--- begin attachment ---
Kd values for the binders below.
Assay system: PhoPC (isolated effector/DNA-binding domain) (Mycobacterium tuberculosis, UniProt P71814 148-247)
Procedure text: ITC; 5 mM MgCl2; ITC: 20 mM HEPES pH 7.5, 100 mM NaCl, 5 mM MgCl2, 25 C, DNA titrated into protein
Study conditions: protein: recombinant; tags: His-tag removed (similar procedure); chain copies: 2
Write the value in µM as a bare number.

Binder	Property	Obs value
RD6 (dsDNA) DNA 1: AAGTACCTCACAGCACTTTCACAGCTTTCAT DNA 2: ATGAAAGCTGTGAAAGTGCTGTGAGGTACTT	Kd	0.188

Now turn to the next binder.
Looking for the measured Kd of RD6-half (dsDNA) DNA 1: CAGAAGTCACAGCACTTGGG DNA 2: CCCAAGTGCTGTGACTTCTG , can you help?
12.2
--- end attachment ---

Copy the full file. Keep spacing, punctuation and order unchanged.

Kd values for the binders below.
Assay system: PhoPC (isolated effector/DNA-binding domain) (Mycobacterium tuberculosis, UniProt P71814 148-247)
Procedure text: ITC; 5 mM MgCl2; ITC: 20 mM HEPES pH 7.5, 100 mM NaCl, 5 mM MgCl2, 25 C, DNA titrated into protein
Study conditions: protein: recombinant; tags: His-tag removed (similar procedure); chain copies: 2
Write the value in µM as a bare number.

Binder	Property	Obs value
RD6 (dsDNA) DNA 1: AAGTACCTCACAGCACTTTCACAGCTTTCAT DNA 2: ATGAAAGCTGTGAAAGTGCTGTGAGGTACTT	Kd	0.188

Now turn to the next binder.
Looking for the measured Kd of RD6-half (dsDNA) DNA 1: CAGAAGTCACAGCACTTGGG DNA 2: CCCAAGTGCTGTGACTTCTG , can you help?
12.2